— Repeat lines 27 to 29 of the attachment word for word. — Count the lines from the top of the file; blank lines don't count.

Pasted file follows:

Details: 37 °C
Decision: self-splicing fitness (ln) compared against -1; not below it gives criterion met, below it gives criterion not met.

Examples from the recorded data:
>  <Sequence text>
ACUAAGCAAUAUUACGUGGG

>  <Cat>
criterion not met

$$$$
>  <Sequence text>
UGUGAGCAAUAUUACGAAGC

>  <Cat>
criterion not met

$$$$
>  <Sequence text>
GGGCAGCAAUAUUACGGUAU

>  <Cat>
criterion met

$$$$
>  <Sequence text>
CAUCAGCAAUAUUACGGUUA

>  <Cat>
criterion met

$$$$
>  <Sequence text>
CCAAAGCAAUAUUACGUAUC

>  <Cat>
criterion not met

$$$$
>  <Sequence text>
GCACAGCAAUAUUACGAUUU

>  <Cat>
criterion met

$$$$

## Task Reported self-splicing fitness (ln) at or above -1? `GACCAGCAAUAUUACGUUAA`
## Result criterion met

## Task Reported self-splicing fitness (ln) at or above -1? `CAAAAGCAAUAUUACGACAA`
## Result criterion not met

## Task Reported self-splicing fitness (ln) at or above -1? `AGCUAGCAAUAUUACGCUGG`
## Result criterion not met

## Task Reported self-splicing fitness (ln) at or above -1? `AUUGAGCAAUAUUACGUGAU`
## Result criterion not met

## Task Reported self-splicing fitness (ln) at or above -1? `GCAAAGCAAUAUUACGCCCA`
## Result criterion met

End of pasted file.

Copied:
criterion not met

$$$$
>  <Sequence text>